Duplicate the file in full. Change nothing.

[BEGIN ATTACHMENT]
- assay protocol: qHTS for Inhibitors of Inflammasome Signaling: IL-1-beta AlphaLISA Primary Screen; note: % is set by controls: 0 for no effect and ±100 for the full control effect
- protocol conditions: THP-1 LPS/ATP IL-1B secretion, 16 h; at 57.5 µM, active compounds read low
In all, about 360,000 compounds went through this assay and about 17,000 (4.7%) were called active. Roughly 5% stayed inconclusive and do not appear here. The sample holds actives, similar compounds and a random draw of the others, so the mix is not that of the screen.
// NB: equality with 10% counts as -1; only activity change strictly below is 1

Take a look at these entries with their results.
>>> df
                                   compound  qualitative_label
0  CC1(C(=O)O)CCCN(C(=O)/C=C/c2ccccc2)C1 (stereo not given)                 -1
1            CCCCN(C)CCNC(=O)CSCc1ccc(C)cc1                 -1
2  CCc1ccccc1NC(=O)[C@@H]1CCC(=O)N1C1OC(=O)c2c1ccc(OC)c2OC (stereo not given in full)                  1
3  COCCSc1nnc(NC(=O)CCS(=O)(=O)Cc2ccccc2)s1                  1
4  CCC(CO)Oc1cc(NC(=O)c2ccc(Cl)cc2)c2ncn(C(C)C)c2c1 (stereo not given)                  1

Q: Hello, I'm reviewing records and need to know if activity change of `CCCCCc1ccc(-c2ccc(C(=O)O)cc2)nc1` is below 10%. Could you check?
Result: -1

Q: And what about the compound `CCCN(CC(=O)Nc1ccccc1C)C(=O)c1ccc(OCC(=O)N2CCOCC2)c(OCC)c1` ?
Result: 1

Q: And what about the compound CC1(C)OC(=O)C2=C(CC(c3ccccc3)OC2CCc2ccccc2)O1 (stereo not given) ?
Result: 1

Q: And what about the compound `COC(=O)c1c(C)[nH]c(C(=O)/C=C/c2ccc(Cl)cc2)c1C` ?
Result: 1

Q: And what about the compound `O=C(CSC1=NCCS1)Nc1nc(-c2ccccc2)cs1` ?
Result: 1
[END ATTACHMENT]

- assay protocol: qHTS for Inhibitors of Inflammasome Signaling: IL-1-beta AlphaLISA Primary Screen; note: % is set by controls: 0 for no effect and ±100 for the full control effect
- protocol conditions: THP-1 LPS/ATP IL-1B secretion, 16 h; at 57.5 µM, active compounds read low
In all, about 360,000 compounds went through this assay and about 17,000 (4.7%) were called active. Roughly 5% stayed inconclusive and do not appear here. The sample holds actives, similar compounds and a random draw of the others, so the mix is not that of the screen.
// NB: equality with 10% counts as -1; only activity change strictly below is 1

Take a look at these entries with their results.
>>> df
                                   compound  qualitative_label
0  CC1(C(=O)O)CCCN(C(=O)/C=C/c2ccccc2)C1 (stereo not given)                 -1
1            CCCCN(C)CCNC(=O)CSCc1ccc(C)cc1                 -1
2  CCc1ccccc1NC(=O)[C@@H]1CCC(=O)N1C1OC(=O)c2c1ccc(OC)c2OC (stereo not given in full)                  1
3  COCCSc1nnc(NC(=O)CCS(=O)(=O)Cc2ccccc2)s1                  1
4  CCC(CO)Oc1cc(NC(=O)c2ccc(Cl)cc2)c2ncn(C(C)C)c2c1 (stereo not given)                  1

Q: Hello, I'm reviewing records and need to know if activity change of `CCCCCc1ccc(-c2ccc(C(=O)O)cc2)nc1` is below 10%. Could you check?
Result: -1

Q: And what about the compound `CCCN(CC(=O)Nc1ccccc1C)C(=O)c1ccc(OCC(=O)N2CCOCC2)c(OCC)c1` ?
Result: 1

Q: And what about the compound CC1(C)OC(=O)C2=C(CC(c3ccccc3)OC2CCc2ccccc2)O1 (stereo not given) ?
Result: 1

Q: And what about the compound `COC(=O)c1c(C)[nH]c(C(=O)/C=C/c2ccc(Cl)cc2)c1C` ?
Result: 1

Q: And what about the compound `O=C(CSC1=NCCS1)Nc1nc(-c2ccccc2)cs1` ?
Result: 1